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Ensuring sentences reflect harm caused by crime

Posted on 12 December 2011
Tags: crime and justice, London riots, society, sentencing

Last week has seen some fascinating coverage around the August riots, based on publication of great work by the LSE and Guardian. At NatCen Social Research, we also conducted a study on the disorder for the Cabinet Office. I was fortunate enough to be involved with this research, interviewing a range of people in custody who were convicted for their role in the disorder. During the interviews, the nature and extent of sentencing for those involved was frequently raised.

There has been a debate in the media, stretching back to August this year about whether sentences were too harsh, or too lenient. Examples of people sentenced to significant periods of custody for handling stolen goods stoked the debate. The political motivation for sentences has also been the subject of intense discussion. Whether or not people agree with the sentences handed down to rioters, a key question in appraising them is whether the sentences are relative to the degree of harm caused. There can be absolutely no doubt that the riots in August caused real and lasting harm to individuals and communities across the country. But compared to offences targeting vulnerable members of our communities, is the extent of harm the same and a similar sentence warranted?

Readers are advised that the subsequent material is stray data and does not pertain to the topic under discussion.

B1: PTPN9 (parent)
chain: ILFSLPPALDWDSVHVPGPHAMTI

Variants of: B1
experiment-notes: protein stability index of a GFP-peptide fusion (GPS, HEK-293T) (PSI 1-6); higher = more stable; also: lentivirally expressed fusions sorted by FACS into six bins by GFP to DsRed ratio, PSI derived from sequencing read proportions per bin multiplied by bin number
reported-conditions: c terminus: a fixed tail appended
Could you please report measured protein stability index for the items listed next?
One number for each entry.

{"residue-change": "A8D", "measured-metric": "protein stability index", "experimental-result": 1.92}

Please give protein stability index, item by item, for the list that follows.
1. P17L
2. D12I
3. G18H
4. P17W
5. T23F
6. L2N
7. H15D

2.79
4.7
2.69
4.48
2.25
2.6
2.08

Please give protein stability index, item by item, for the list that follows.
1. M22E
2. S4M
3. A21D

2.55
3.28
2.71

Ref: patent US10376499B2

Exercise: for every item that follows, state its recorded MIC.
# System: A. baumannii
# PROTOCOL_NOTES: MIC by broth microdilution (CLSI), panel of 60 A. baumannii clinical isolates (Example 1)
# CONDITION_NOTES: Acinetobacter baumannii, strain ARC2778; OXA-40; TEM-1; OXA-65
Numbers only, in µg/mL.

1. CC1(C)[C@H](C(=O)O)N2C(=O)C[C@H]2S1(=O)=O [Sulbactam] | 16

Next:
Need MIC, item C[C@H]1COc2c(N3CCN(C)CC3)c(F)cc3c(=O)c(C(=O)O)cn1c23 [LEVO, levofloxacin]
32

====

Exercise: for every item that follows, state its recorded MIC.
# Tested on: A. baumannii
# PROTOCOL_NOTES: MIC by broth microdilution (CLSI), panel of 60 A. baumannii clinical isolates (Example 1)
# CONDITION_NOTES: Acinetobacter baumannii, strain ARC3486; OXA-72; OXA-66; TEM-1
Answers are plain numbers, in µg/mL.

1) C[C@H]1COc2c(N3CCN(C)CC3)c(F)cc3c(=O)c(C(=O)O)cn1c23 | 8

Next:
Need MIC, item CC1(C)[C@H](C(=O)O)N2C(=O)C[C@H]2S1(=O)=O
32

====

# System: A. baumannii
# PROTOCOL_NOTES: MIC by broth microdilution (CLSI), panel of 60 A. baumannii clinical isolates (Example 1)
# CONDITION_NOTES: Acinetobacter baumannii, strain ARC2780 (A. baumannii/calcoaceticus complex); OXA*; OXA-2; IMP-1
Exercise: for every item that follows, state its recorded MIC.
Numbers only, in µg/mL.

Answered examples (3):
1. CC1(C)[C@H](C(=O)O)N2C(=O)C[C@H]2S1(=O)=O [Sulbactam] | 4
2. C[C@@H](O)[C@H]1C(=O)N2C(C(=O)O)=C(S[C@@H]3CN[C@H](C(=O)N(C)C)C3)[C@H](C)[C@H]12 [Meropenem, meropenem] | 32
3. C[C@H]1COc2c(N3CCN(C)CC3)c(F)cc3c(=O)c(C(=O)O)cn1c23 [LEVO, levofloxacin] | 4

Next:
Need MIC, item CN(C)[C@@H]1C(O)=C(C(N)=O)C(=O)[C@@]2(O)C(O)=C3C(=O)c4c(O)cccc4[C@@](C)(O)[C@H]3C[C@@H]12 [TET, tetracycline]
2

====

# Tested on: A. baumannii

This issue has been on the forefront of my mind, since hearing about the sentence given to Stephen Skelton. Mr Skelton was sentenced to a suspended six month jail sentence for sexual assault against two boys in the mid 1980’s and 90’s. If we reflect on the harm caused by sexual assault that is very well documented in the academic and mainstream literature, can we say Mr Skelton’s offences are as harmful as handling some clothing or stealing water from a store?

I am not advocating life-sentences for all sexual offenders. That would not serve society in the longer-term as it would deny individuals the opportunity to rehabilitate via treatment, and then make a meaningful contribution to their communities on release. However, in a functioning society, justice does have to be seen to be proportionate. Perhaps then the issue of relative harm should be the guiding sentencing principle that is consistently applied. This may encourage people who have been the victim of serious violence to come forward and seek redress from the courts, and engage the public with sentencing guidelines.

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